Hanging baskets add verticality to gardens

Hanging Basket

We all love the look of hanging baskets on a porch or under a trellis. You might have great luck with other container plants, but your thumb turns black when you’ve tried to nurture hanging baskets. They are not difficult to build or maintain if you follow just a few guidelines.

Where you put your hanging baskets makes such a difference. If you want to fill in and give height to an outdoor walkway or any skinny strip of land in your yard, you can buy a tall iron shepherd’s hook at most home improvement centers. It should hold your creation well and show it off. Giving this kind of vertical interest is difficult with ground plantings.

You can add as many hanging baskets as you need to create some fun. If you repeat matching or similar hanging baskets, you create a story and make a strong statement, just as mass plantings of one plant can do for your outdoor spaces. Remember to take the hanging baskets down if we have a major windy storm on the way. Water more often than you think. Hanging baskets dry out quickly.

By adjusting the location of hanging baskets, you can keep them happy with their needs for sun and shade. A basket that needed to be under a tree in August can probably be pulled out into a different part of your yard in the fall.

One of the problems with hanging baskets is that the structure on which they are hung often prevents much of the sun that flowering hanging baskets crave. Maybe you can adjust the chain height to give your basket some morning or afternoon sun. Turning the baskets around every couple of day keeps them blooming evenly on all sides. Trailing plants are usually a good idea for your hanging basket because they hide the basket itself as they begin growing. Remember to put plants into the basket that will tolerate the conditions where the basket is hung.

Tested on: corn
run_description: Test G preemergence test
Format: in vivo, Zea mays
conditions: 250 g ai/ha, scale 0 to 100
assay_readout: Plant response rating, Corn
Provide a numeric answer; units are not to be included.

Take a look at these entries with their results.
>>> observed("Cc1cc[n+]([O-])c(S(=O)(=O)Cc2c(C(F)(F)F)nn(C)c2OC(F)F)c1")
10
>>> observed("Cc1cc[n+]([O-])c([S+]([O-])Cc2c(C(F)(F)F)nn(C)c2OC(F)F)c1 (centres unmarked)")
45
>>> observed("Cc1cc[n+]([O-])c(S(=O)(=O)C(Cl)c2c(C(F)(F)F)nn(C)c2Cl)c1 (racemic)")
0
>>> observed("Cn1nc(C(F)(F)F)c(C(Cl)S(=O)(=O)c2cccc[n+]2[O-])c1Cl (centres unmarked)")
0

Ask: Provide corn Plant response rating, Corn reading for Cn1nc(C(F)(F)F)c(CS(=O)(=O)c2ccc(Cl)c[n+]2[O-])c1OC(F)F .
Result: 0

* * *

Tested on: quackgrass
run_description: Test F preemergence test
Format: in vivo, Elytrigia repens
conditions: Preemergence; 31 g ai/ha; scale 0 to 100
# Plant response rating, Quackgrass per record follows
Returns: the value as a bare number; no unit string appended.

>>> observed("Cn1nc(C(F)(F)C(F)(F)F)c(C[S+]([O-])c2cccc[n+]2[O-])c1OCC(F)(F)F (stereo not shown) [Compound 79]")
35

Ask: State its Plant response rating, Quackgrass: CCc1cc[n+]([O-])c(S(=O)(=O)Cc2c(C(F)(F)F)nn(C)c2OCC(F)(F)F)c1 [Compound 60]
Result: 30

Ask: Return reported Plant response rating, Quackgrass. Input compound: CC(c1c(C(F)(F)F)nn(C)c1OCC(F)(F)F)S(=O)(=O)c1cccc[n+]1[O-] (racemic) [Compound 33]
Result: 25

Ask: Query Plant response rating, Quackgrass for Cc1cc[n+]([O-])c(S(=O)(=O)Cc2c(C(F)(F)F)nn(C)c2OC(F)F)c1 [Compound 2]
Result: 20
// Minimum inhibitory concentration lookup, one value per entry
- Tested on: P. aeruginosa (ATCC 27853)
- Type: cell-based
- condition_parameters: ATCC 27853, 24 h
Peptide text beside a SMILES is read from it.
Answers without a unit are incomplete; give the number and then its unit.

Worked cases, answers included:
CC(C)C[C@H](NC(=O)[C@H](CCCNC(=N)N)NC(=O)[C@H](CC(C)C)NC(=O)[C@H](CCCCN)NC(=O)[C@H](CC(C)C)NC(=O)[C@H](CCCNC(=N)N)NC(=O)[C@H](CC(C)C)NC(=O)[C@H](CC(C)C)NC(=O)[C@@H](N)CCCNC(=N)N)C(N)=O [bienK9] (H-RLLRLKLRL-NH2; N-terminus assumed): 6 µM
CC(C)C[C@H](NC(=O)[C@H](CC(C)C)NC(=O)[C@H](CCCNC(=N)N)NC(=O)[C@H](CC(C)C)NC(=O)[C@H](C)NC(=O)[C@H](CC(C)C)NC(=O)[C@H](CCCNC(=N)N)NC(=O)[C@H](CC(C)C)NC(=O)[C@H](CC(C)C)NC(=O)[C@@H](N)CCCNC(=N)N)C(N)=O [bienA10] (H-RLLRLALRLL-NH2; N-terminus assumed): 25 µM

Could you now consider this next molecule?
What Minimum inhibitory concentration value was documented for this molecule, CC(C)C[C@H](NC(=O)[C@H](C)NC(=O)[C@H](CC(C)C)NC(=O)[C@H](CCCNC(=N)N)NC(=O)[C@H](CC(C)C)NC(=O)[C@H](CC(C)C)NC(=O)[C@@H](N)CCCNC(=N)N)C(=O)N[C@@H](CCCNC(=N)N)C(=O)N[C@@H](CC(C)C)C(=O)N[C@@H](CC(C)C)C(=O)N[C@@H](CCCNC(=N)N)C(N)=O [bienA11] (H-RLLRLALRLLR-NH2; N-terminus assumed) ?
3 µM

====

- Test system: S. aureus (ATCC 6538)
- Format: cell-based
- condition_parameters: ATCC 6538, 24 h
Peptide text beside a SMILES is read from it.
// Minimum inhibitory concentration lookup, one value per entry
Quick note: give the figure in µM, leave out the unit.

Two handy gadgets are available to help you care for your hanging baskets. A swivel link instead of just a hook will make it simple to rotate your plant around without taking it down. A pulley available from www.charleysgreenhouse.com is great. No more lifting the watering can or hose high in the air to water. The plant will pull down easily with the pulley.

Since watering is the biggest chore with hanging baskets it may be a good idea to wedge a large plastic trash bag full of holes into a mid-layer of the soil in the basket. Use the best soil possible. Some of the soils have moisture crystals in them if you search local gardening centers. Leave an inch or so of space above the soil near the rim of the container for watering. Depending on the plants you use, keep the pot moist and fertilize often. The planting area may be shallow, so choose plants wisely. Enjoy!

For your calendar

The Council of Garden Clubs Holiday Fundraiser is scheduled for Friday, Dec. 7, at the Beaumont Botanical Gardens, 6088 Babe Zaharias Drive in Beaumont. The event begins with a 6 p.m. wine tasting in the conservatory, followed by dinner from Two Magnolias at 7. Tickets are $40 per person. Proceeds benefit the gardens. There will be door prizes, a raffle and silent auction. RVSP by Nov. 21 to bcgc@beaumontbotanical gardens.org.